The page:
Black beauties

Country Smallholding|May 2020

Black beauties
In his series on birds that breed true, Grant Brereton looks at the great number of black varieties available, with a common ancestor probably being the key to their existence.
Grant Brereton

Considering the numerous poultry breeds available today, there are few that don’t have a black option when it comes to feather plumage colour. The very fact that pure black fowls are possible comes down to a genetic mutation of the original red jungle fowl (what most people refer to as ‘traditionally coloured’). The mutation, officially called ‘extended black’ by geneticists, allows for far more black colour in the body than the traditionally coloured male, with the orange parts of his lower wing already painted black instead of orange. All it would take is some extra paint (genes) to turn the remaining orange feathers black. The mutated male’s corresponding female has even less to do. Instead of being brown and fuzzy in colour for camouflage purposes, she is predominantly black, but with a little orange showing in her neck feathers. So breeding and selection of these genetically ‘extended black’ fowls, whether natural or unnatural, would make it possible to arrive at chickens with an all-over black body plumage.


It is difficult to know which fowl were the original blacks, but looking at the historical development of different breeds we can form an educated guess, and begin to appreciate that many black varieties stem from an original ancestor, if not a couple. Even though many poultry writers believe that Cochins were the basis of pure-breed poultry exhibition in the UK, going back to the 1830s and ’40s, it is likely more of a complex story. For example, the Black Cochin in its rudimentary form originated in China, but its ancestor wasn’t imported into the UK until 1872 from the Chinese region of Langshan by a Major Croad. Hence the Croad Langshan.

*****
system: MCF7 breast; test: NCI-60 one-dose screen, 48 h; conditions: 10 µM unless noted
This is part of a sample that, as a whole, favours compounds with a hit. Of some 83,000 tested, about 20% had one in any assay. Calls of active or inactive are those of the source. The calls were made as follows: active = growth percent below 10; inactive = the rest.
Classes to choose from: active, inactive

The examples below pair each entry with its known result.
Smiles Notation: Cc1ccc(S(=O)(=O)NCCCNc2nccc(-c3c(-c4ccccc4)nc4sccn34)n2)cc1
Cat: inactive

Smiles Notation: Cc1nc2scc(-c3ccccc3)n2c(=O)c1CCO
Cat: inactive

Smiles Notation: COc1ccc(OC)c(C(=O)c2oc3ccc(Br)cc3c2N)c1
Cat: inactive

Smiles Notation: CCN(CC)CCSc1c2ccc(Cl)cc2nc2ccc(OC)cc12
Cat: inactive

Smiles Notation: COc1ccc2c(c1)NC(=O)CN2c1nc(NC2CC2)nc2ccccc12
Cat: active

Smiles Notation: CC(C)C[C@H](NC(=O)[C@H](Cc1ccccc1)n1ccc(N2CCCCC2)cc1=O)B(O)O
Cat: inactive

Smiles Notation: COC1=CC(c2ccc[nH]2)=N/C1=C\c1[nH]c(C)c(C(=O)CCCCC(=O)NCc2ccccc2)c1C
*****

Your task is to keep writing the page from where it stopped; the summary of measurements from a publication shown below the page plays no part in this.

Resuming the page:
These fowls were all black in colour and had sparse leg feathering. They were huge in stature and great utility fowl in terms of both egg-laying and meat capabilities. Some UK breeders bred for height and tightness of feather, and later called these fowls modern Langshans. However, few are seen today and they are shown in classes provided by the Rare Poultry Society.

The German Langshan was developed from Croad Langshans as far back as 1895, with the bantams arriving a decade or so later from a breeder called Johann Heermann. They really are interesting to observe with their tall legs and wine glass figures.


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May 2020